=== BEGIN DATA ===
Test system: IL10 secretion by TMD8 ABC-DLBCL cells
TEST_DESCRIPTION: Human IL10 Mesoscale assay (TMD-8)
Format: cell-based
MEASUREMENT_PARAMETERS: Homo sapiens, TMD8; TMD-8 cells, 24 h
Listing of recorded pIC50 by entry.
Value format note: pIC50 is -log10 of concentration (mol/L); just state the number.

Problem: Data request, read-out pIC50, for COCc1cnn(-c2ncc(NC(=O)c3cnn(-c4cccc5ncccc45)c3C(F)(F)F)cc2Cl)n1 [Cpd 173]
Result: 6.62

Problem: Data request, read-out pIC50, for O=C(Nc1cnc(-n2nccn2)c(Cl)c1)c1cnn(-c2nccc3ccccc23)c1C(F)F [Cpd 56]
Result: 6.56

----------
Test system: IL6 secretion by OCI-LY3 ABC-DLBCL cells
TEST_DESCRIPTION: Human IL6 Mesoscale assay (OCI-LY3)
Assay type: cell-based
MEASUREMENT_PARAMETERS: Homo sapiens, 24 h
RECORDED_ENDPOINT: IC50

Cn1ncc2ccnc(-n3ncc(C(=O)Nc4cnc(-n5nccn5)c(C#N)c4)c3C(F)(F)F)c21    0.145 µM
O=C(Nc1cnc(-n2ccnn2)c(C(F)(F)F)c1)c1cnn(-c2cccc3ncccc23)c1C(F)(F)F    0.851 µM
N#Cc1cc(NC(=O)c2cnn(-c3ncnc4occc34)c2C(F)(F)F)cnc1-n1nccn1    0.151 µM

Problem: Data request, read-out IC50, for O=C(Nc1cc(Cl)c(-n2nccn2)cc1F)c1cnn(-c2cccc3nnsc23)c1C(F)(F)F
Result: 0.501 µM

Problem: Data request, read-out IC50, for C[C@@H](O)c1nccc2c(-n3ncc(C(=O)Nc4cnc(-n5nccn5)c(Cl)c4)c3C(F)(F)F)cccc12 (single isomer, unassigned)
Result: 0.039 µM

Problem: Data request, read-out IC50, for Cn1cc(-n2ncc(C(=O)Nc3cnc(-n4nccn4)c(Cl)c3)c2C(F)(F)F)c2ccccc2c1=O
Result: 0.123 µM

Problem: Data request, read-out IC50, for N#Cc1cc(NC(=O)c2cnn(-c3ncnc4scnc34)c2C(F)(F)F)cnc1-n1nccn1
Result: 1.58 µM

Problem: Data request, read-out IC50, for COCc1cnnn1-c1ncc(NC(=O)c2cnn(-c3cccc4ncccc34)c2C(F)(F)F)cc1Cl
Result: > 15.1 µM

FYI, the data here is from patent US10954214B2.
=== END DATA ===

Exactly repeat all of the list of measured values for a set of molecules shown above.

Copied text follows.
Test system: IL10 secretion by TMD8 ABC-DLBCL cells
TEST_DESCRIPTION: Human IL10 Mesoscale assay (TMD-8)
Format: cell-based
MEASUREMENT_PARAMETERS: Homo sapiens, TMD8; TMD-8 cells, 24 h
Listing of recorded pIC50 by entry.
Value format note: pIC50 is -log10 of concentration (mol/L); just state the number.

Problem: Data request, read-out pIC50, for COCc1cnn(-c2ncc(NC(=O)c3cnn(-c4cccc5ncccc45)c3C(F)(F)F)cc2Cl)n1 [Cpd 173]
Result: 6.62

Problem: Data request, read-out pIC50, for O=C(Nc1cnc(-n2nccn2)c(Cl)c1)c1cnn(-c2nccc3ccccc23)c1C(F)F [Cpd 56]
Result: 6.56

----------
Test system: IL6 secretion by OCI-LY3 ABC-DLBCL cells
TEST_DESCRIPTION: Human IL6 Mesoscale assay (OCI-LY3)
Assay type: cell-based
MEASUREMENT_PARAMETERS: Homo sapiens, 24 h
RECORDED_ENDPOINT: IC50

Cn1ncc2ccnc(-n3ncc(C(=O)Nc4cnc(-n5nccn5)c(C#N)c4)c3C(F)(F)F)c21    0.145 µM
O=C(Nc1cnc(-n2ccnn2)c(C(F)(F)F)c1)c1cnn(-c2cccc3ncccc23)c1C(F)(F)F    0.851 µM
N#Cc1cc(NC(=O)c2cnn(-c3ncnc4occc34)c2C(F)(F)F)cnc1-n1nccn1    0.151 µM

Problem: Data request, read-out IC50, for O=C(Nc1cc(Cl)c(-n2nccn2)cc1F)c1cnn(-c2cccc3nnsc23)c1C(F)(F)F
Result: 0.501 µM

Problem: Data request, read-out IC50, for C[C@@H](O)c1nccc2c(-n3ncc(C(=O)Nc4cnc(-n5nccn5)c(Cl)c4)c3C(F)(F)F)cccc12 (single isomer, unassigned)
Result: 0.039 µM

Problem: Data request, read-out IC50, for Cn1cc(-n2ncc(C(=O)Nc3cnc(-n4nccn4)c(Cl)c3)c2C(F)(F)F)c2ccccc2c1=O
Result: 0.123 µM

Problem: Data request, read-out IC50, for N#Cc1cc(NC(=O)c2cnn(-c3ncnc4scnc34)c2C(F)(F)F)cnc1-n1nccn1
Result: 1.58 µM

Problem: Data request, read-out IC50, for COCc1cnnn1-c1ncc(NC(=O)c2cnn(-c3cccc4ncccc34)c2C(F)(F)F)cc1Cl
Result: > 15.1 µM

FYI, the data here is from patent US10954214B2.